By John Schroyer
While some industry professionals question whether Women Grow can fully recover from its professional missteps, there are signs the company could be turning a corner.
Since May, Women Grow has cemented contracts to establish eight new “markets” – formerly called chapters – in Arizona, California, Connecticut, Maryland, Nevada, New Jersey, Ohio and Washington DC, according to Women Grow CEO Kristina Neoushoff.
Neoushoff also said she’s been inundated with applications from women who are interested in Women Grow’s new licensing contract, which establishes a more formal relationship than in the past between the company and its chapters.
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Jazmin Aguiar, a former national Women Grow chapter coordinator, said the company presents a solid opportunity for women entrepreneurs.
They simply have to understand the deal for what it is: a business proposal.
“This organization is very needed. Of course it has flaws in the structure, and it takes a group of committed individuals to help see it through, and I’ll definitely be one of those individuals,” Aguiar said.
Former Women Grow CEO Leah Heise is bullish on the company’s future – if certain changes are made.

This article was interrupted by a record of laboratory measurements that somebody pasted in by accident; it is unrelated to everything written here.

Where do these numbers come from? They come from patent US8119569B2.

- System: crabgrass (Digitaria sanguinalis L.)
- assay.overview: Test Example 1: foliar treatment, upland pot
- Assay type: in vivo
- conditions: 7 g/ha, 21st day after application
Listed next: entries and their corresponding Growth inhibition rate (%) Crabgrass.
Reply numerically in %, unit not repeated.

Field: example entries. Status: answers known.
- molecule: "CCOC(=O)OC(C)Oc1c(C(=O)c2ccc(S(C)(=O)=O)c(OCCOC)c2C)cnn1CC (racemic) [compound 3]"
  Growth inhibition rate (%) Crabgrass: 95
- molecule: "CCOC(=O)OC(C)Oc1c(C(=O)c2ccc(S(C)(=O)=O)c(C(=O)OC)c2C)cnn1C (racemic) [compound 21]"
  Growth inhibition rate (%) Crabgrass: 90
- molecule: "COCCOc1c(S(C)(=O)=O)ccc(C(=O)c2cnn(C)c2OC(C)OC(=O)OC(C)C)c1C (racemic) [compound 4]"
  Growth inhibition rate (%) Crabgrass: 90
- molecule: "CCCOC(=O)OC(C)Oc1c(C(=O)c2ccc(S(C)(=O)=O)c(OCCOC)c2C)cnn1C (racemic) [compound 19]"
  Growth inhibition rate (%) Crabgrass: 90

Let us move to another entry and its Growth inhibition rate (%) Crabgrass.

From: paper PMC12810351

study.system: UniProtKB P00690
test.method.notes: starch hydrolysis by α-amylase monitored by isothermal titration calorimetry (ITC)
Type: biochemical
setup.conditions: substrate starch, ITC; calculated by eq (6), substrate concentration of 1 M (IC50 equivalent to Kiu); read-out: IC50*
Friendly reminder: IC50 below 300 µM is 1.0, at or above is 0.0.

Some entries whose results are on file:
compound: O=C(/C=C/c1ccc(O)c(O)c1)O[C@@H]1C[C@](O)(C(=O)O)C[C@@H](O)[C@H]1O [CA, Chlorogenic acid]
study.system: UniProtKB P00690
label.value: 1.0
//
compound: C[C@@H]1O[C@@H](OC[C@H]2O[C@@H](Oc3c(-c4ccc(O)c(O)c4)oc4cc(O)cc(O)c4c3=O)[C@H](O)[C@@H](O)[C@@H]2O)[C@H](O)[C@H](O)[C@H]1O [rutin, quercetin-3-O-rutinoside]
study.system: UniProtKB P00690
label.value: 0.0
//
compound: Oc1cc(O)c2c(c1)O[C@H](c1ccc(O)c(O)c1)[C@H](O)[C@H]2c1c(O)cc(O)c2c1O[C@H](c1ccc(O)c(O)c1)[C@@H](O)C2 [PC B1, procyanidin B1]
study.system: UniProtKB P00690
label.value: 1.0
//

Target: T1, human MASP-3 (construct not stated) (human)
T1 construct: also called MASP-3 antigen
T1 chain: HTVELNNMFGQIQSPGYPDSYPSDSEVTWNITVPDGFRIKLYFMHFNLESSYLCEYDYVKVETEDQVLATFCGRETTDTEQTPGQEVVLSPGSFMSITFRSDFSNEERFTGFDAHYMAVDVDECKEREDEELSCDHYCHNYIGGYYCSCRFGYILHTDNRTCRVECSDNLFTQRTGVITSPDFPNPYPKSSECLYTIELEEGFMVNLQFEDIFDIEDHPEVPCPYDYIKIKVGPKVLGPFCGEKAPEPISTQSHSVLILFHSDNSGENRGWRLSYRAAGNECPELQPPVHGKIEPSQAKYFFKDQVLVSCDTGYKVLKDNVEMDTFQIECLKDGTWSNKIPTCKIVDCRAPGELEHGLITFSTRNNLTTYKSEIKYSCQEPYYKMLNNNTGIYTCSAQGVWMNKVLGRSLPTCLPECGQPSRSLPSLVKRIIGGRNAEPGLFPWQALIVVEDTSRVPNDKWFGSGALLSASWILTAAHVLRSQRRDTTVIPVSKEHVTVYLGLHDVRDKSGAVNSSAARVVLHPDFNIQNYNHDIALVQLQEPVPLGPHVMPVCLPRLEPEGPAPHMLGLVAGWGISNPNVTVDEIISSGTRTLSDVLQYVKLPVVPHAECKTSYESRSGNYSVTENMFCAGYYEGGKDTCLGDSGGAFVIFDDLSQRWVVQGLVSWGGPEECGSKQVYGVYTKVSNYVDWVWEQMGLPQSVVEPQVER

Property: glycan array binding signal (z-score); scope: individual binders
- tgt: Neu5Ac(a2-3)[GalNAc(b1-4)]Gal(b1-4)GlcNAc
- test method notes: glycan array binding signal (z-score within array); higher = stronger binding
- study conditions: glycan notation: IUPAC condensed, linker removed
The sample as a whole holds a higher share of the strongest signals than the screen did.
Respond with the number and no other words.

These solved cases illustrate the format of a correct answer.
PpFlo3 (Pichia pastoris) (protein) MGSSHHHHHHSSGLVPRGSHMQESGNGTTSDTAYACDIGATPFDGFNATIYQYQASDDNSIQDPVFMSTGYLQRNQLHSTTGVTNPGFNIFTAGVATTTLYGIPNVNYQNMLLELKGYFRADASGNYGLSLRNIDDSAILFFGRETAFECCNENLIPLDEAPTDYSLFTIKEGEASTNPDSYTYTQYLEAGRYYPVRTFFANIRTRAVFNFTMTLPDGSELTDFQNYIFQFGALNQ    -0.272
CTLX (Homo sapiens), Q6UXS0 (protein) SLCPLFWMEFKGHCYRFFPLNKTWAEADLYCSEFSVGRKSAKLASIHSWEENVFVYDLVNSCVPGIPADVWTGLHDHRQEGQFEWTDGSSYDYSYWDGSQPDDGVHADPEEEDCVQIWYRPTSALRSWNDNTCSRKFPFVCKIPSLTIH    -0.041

She said Women Grow could morph into a “$5 billion company, very easily.”
But, she said, the company still needs serious reorganization.
“The mission of Women Grow is so big that it would be a horror to the industry if it collapsed,” Heise said.
For her part, founder Jane West said she’s “never been more excited about anything Women Grow is doing.”
“We’re still gathering on the first Thursday of every month in cities nationwide, to connect, educate and empower. And I’m very, very confident that we’re going to be doing that for years to come,” West said.
Neoushoff also noted that the new full licensing agreement was released publicly in May and is for any potential “market leaders” – the new company term for chapter chairs.
John Schroyer can be reached at email@example.com